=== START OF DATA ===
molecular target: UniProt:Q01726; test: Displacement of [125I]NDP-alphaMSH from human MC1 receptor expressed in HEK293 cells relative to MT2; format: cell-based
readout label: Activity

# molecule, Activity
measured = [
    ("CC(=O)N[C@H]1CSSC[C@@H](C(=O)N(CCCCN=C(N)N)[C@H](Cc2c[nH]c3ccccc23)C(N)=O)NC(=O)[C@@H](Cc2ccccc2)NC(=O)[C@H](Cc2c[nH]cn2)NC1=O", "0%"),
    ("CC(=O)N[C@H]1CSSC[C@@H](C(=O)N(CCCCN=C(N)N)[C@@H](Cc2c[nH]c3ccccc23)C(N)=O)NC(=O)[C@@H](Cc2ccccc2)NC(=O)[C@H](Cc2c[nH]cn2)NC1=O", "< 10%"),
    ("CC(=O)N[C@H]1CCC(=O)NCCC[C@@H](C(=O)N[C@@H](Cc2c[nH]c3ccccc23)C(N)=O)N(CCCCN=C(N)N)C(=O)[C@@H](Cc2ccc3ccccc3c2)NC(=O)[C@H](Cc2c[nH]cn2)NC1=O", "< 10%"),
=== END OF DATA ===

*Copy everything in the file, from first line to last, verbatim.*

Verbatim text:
molecular target: UniProt:Q01726; test: Displacement of [125I]NDP-alphaMSH from human MC1 receptor expressed in HEK293 cells relative to MT2; format: cell-based
readout label: Activity

# molecule, Activity
measured = [
    ("CC(=O)N[C@H]1CSSC[C@@H](C(=O)N(CCCCN=C(N)N)[C@H](Cc2c[nH]c3ccccc23)C(N)=O)NC(=O)[C@@H](Cc2ccccc2)NC(=O)[C@H](Cc2c[nH]cn2)NC1=O", "0%"),
    ("CC(=O)N[C@H]1CSSC[C@@H](C(=O)N(CCCCN=C(N)N)[C@@H](Cc2c[nH]c3ccccc23)C(N)=O)NC(=O)[C@@H](Cc2ccccc2)NC(=O)[C@H](Cc2c[nH]cn2)NC1=O", "< 10%"),
    ("CC(=O)N[C@H]1CCC(=O)NCCC[C@@H](C(=O)N[C@@H](Cc2c[nH]c3ccccc23)C(N)=O)N(CCCCN=C(N)N)C(=O)[C@@H](Cc2ccc3ccccc3c2)NC(=O)[C@H](Cc2c[nH]cn2)NC1=O", "< 10%"),